"Run theirfilename.sql to generate the necessary tables in the database"
The *.sql file is a text file with SQL statements to be executed by the mysql server.
You can run it through a tool like phpMyAdmin - just open a query window there and copy and paste the content of that text file in there. phpMyAdmin and possibly other frontends will also allow to upload a *.sql file through the web browser. In phpMyAdmin click on the SQL tab.
If you don't have any such front end installed, you can also go to the shell (assuming you're on a Linux box here). If your site is hosted somewhere, you'll need putty (or a similar tool) to connect to the server.
Ftp your *.sql file to the (remote) machine if not done yet.
Execute this command and you'll be fine:
You can use following commands at your mysql> prompt:
mysql> source file_name.sql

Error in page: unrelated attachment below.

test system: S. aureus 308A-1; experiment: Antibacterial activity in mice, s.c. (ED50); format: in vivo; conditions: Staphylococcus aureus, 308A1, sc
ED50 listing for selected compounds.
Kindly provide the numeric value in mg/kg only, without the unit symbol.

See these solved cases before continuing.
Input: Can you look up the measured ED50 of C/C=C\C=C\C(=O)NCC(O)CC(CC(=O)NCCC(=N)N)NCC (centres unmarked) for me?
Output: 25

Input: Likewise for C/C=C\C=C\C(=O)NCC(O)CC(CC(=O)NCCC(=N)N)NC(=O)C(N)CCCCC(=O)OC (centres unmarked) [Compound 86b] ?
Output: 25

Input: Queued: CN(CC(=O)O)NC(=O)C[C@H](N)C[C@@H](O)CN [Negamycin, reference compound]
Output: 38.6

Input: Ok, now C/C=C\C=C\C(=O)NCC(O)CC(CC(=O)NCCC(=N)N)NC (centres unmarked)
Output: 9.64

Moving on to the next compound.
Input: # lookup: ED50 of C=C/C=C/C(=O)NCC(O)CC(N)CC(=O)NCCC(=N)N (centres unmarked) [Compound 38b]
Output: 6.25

mysql> \. file_name.sql
of course you must either select database in the .sql file or you must 'use' the database first before running a script.
$ ssh firstname.lastname@example.org
$ mysql -u username -p -h localhost data-base-name < data.sql
$ mysql -u username -p -h 188.8.131.52 databasename < data.sqlOR use hostname such as mysql.hosting.com
$ mysql -u username -p -h mysql.hosting.com database-name < data.sql
$ mysql -u username -p -h 184.108.40.206 < data.sql
- Log into phpMyAdmin.
- Select your preference database on the left database navigation drop down list.
- Click on Import tab on the top.
- Select your sql dumb file at File to import
- Then select your mysql database charset (ex: Latin1, utf-8)
- and click GO and it’s done!
To restore mysql database from a dump file, just type the command below:
mysql -u myusername -p mydatabasename < mydump_file.sqlOf course you need to replace #myusername# to your database username and #mydatabase# to your target database. and rename #mydump_file.sql# to your dump file file name (Ex: dump.sql) Once you enter the command, the linux/unix shell will prompt you for your database user password, just key in your database password and you are done